Weekly MMM – Seeing the Invisible
My MMM for Chanukah will be about the holiday.
Specifically, I was looking into the most transcendent, consciousness-filled aspect of the holiday, and what I came up with is – Seeing The Invisible. I think that everything about Chaukah, what Chanukah is really all about, IS seeing the invisible.
We were fighting a spiritual war then, and we are fighting a spiritual war now. In the past it was with Greek people, and until this very day it has been a battle with Greek culture. The crux of the battle is whether or not invisible spirituality exists at all.
In the Greek way of thinking, it does not exist. If you can’t show something physically, or in dollars and cents, or prove it mathematically or scientifically, it simply does not exist.
There is beautiful and very profound philosophy, art, academic and athletic ability in Greek culture. These are all things you can prove; you can see them, touch them, and therefore prove them.
What drove the Greeks crazy about us, the Jewish people, was our insistence that the invisible is just as real, if not more real, than the visible. We lived, and we are still living our lives based on the invisible.
The Jewish belief in the invisible did not compute with Greek beliefs. But it’s actually what we bring to the world, because it was the inoculation we received on the first Chanukah. Every Chanukah, then, we celebrate the invisible.
Here’s one example – Chanukah is about three months after Rosh Hashanah, which time is considered a conception that begins a type of pregnancy. Three months into her pregnancy, a woman is showing. So, Chanukah is the time the Jewish people are showing, if you care to take a look at the invisible child within the womb, so to speak.
We can’t see into the womb, but we know there’s a child in there. Chanukah is a good time to see the invisible, the unveiling of our year, of our faith for the whole year that started on Rosh Hashanah.
This is also a time when we are able to see the invisible, hidden light, especially when we light the Chanukah candles. We are able to see a type of light that Adam could see, from one end of the world to the other. I believe that altogether there are a total of 36 lights that are lit during Chanukah, which is also the number of hours the hidden light shone after the creation of the world.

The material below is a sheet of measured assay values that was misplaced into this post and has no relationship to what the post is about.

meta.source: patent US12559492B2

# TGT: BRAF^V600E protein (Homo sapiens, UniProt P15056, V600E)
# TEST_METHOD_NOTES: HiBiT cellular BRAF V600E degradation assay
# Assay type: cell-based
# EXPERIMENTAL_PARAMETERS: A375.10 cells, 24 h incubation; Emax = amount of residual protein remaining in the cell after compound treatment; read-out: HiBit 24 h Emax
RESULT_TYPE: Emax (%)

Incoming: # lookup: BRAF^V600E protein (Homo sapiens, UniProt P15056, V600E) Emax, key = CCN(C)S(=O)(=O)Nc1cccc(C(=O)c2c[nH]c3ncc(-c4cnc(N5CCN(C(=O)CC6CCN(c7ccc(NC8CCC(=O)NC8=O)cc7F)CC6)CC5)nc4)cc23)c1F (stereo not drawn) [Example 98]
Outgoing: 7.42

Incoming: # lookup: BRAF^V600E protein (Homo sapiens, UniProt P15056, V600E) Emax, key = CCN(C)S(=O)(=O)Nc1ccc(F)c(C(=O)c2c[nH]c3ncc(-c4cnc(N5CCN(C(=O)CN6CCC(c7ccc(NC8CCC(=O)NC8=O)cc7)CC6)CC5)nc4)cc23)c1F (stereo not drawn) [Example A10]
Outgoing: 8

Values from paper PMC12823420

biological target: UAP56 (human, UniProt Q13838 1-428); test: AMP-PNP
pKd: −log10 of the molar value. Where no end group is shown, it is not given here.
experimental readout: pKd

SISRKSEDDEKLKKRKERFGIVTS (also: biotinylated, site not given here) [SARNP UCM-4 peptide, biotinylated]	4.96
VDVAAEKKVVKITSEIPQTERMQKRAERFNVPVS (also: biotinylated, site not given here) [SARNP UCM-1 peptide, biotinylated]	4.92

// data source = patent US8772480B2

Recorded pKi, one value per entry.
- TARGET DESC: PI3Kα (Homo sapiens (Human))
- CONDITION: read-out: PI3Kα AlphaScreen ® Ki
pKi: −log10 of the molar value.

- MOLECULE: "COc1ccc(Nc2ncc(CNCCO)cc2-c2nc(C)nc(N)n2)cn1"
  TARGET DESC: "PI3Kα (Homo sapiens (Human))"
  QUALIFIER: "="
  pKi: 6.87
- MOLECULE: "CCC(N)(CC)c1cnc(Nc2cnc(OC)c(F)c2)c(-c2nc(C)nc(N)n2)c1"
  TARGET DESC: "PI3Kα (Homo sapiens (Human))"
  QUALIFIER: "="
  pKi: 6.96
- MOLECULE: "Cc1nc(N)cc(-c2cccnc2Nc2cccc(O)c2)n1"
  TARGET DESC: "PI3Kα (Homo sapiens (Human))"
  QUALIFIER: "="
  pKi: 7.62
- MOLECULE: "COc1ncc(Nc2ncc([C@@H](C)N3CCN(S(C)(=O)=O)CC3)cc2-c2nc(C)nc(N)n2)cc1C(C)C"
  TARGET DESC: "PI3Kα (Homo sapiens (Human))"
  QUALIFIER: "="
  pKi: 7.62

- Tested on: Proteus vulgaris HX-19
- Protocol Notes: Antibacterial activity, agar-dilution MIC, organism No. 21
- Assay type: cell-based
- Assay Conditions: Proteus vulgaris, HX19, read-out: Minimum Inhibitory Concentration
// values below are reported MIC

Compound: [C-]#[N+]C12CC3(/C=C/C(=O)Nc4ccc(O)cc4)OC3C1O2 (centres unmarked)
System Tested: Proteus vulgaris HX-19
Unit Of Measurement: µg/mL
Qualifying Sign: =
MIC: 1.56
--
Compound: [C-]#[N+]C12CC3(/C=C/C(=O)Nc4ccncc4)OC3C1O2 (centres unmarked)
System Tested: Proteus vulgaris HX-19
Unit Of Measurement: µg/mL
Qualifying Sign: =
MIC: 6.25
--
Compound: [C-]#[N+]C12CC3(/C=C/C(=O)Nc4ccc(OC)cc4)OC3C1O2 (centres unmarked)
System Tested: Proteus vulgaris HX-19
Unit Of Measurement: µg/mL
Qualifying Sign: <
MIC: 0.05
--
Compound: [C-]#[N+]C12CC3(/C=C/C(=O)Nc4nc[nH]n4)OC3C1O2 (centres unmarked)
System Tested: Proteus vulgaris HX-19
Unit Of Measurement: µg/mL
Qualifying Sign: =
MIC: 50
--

It was a hidden light, an invisible light, but an extremely important, spiritual light that gives us the ability to see beyond any boundaries. We can see the invisibility of lights within the darkness, during the darkest and coldest time of the year. It’s when we’re experiencing the longest nights and the shortest days when we light these tiny, little candles as a normal, weekday thing. They are not large and impressive, but we place them in our windows to show we’re maintaining our connection to the invisible. And we have been doing so for over 2000 years.
The tiny candles and the relative invisibleness is, in fact, very visible and very potent and apparent spiritually.
When the Greeks came and threatened one Macabee family in a town called Modiin, not far from Jerusalem, they were threatening to wipe us out if we, the Jewish people, did not accept the Greek way of life. The Greeks looked into their own power of invisibleness and they told us we have a choice. The power of no choice is also very empowering, and it’s what ultimately led them to win the war against us.
When we light the Chanukah candles we are able to see souls, if we open our eyes to see the invisible. They come and join us at that time, when we are lighting candles. They are parts of our own souls, coming up and asking to be reintegrated into who we are. Of course we are doing that all the time, bringing in lost parts of our souls, but in the light of the Chanukah candles it’s happening in a very powerful and accelerated way. This is another way we reconnect to that which is invisible.
Anything and everything that reconnects us to the invisible, whether it’s learning Torah or keeping Shabbat, the basic belief in an invisible G-d, is how we participate in making the invisible into something that’s visible. And that’s what’s being celebrated at Chanukah.
I believe there are unlimited aspects of invisibility we can find at Chanukah. We can do our best to open up the doors to the invisible and celebrate them in the light of Chanukah.
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